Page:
It’s been a year since the FCA required personal lines brands to display the previous year’s premium on renewal notices together with a message encouraging customers to shop around. The regulator hoped that drawing consumers’ attention to what happens to their premiums at renewal would promote competition and ultimately help to wean insurance brands off dual pricing, whereby new customers get the best prices and loyal customers pay more.
So 12 months on, has anything changed? The answer is “only a bit”.
Consumer Intelligence’s Insurance Behaviour Tracker, which monitors the insurance buying journey of over 40,000 home and motor customers each year, shows a modest uptick in the number of consumers who shop around at renewal. The number of motor consumers who shopped around at renewal increased by 1% to 85.1% for renewals after the FCA’s rules took effect on 1 April 2017. For homeowners, the rise was a steeper 3% to 77.6%
Encouragingly for the FCA, this includes customers who had been with their previous insurer for a longer period. This group, which the regulator particularly thought needed an extra prompt, still shopped around far less than average, but they moved in the right direction. This was especially pronounced in motor with 70.6% of customers who had been with their insurer for four years or over shopping around after 1 April, compared to 66.9% before the disclosure requirements.
The incumbents are doing a good job of fighting back and hanging onto the customers who do shop around. The proportion of those motorists who shopped around but ended up staying put increased by 1.2% and for home policies the number who stayed with their previous insurer after shopping around increased by 0.4%. In both cases, a slightly higher proportion of those who stayed reported that they had been offered a better price. Indeed, offering a better price to customers who went to the effort to shop around helped 46% of motor brands to hold onto customers they were at risk at losing.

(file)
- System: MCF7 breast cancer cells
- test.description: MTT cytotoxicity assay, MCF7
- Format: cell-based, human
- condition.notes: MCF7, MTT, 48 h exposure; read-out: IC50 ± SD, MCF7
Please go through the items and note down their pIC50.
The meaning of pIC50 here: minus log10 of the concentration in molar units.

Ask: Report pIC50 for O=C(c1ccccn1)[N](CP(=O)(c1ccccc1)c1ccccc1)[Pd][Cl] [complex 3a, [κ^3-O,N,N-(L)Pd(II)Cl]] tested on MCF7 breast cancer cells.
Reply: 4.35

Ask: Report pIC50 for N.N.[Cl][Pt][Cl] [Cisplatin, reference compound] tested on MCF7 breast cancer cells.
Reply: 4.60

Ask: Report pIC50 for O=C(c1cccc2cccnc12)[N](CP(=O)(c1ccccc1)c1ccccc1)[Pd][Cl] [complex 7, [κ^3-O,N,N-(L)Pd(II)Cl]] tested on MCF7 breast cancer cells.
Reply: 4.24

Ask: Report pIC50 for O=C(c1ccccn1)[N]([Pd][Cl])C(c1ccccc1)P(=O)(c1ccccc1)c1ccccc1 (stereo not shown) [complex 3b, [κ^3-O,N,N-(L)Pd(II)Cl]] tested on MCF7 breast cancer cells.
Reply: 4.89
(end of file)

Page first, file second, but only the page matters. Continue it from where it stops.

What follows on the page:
In other words, there are better deals for loyal customers — they just have to threaten to walk first.
Loyalty to insurance brands doesn’t pay
But the savings made by those who did switch indicates that on the whole, firms are still increasing prices at renewal and continue to charge most to their most loyal customers. The graphs below show just how similar the savings made from switching have been compared to before the disclosure requirement.
Some brands have been quite vocal about the need to fix a market which charges more to loyal customers (however much you internally describe the low premiums for new customers as an ‘introductory discount’). But there is little evidence of a radical shift. Of the motor brands we tracked, customers of 85% of them were more likely to see an increase in premium than the previous year at renewal. On average, 61% of consumers were quoted a higher home premium at renewal, and 21% a lower premium.
This isn’t a surprise. The policy landed at a difficult time for insurers. The reduction to the Ogden rate discount and increased home claims costs have meant that both lines have seen premiums for new business rise too, so it’s little wonder the trend has continued to be for prices to rise at renewal too.
Brands may have faced 1 April 2017 with good intentions, but the shock of the Ogden announcement was a far bigger issue. Insurers needed to make sure they sustained their income. Fixing an introductory discount or rolling it over for renewing customers would have been a huge risk: charge less at renewal and lose margin — charge more in the first place and lose volume.
The FCA has made it clear that it is keeping a close eye on whether firms are adequately displaying the previous year’s price at renewal. It vocally marked the first anniversary of the new rules by rebuking RAC for failing to do so for its breakdown cover, forcing the firm to write to a million customers.
If its warnings continue to prompt increased shopping, the dual pricing problem might just follow slowly behind. In the meantime, consumers are better informed than ever.
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